Elegiac Verse

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Elegiac Verse
by Henry Wadsworth Longfellow
From In the Harbor.

I

Peradventure of old, some bard in Ionian Islands,
Walking alone by the sea, hearing the wash of the waves,
Learned the secret from them of the beautiful verse elegiac,
Breathing into his song motion and sound of the sea.

For as the wave of the sea, upheaving in long undulations,
Plunges loud on the sands, pauses, and turns, and retreats,
So the Hexameter, rising and singing, with cadence sonorous,
Falls; and in refluent rhythm back the Pentameter flows?

II

Not in his youth alone, but in age, may the heart of the poet
Bloom into song, as the gorse blossoms in autumn and spring.

III

Not in tenderness wanting, yet rough are the rhymes of our poet;
Though it be Jacob's voice, Esau's, alas! are the hands.

IV

Let us be grateful to writers for what is left in the inkstand;
When to leave off is an art only attained by the few.

V

How can the Three be One? you ask me; I answer by asking,
Hail and snow and rain, are they not three, and yet one?

VI

By the mirage uplifted the land floats vague in the ether,
Ships and the shadows of ships hang in the motionless air;
So by the art of the poet our common life is uplifted,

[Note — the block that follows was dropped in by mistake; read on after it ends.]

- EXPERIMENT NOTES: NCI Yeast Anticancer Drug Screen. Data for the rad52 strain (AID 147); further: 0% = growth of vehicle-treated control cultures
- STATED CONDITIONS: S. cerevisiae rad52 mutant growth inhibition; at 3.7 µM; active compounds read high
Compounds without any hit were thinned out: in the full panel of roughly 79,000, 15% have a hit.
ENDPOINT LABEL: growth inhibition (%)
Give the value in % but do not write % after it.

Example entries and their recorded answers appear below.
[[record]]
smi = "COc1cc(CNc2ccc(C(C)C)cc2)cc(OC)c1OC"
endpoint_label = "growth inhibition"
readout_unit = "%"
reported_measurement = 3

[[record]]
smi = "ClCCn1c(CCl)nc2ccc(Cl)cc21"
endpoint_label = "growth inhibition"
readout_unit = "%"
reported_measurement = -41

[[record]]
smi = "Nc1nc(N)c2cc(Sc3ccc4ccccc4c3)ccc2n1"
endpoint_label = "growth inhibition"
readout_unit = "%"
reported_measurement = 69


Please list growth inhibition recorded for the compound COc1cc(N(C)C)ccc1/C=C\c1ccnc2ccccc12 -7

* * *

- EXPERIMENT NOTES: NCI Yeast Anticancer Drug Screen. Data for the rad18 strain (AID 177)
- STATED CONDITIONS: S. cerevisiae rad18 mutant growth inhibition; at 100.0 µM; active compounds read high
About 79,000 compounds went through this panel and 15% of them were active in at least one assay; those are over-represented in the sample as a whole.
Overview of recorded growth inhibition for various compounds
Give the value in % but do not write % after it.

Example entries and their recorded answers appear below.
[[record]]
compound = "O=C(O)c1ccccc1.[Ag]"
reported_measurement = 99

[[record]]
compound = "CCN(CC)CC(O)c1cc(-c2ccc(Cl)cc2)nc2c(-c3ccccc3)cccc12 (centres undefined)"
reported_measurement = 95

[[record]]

So, transfigured, the world floats in a luminous haze.

VII

Like a French poem is Life; being only perfect in structure
When with the masculine rhymes mingled the feminine are.

VIII

Down from the mountain descends the brooklet, rejoicing in freedom;
Little it dreams of the mill hid in the valley below;
Glad with the joy of existence, the child goes singing and laughing,
Little dreaming what toils lie in the future concealed.

IX

As the ink from our pen, so flow our thoughts and our feelings
When we begin to write, however sluggish before.

X

Like the Kingdom of Heaven, the Fountain of Youth is within us;
If we seek it elsewhere, old shall we grow in the search.

XI

If you would hit the mark, you must aim a little above it;
Every arrow that flies feels the attraction of earth.

XII

Wisely the Hebrews admit no Present tense in their language;
While we are speaking the word, it is is already the Past.

XIII

In the twilight of age all things seem strange and phantasmal,
As between daylight and dark ghost-like the landscape appears.

XIV

Great is the art of beginning, but greater the art is of ending;
Many a poem is marred by a superfluous verse.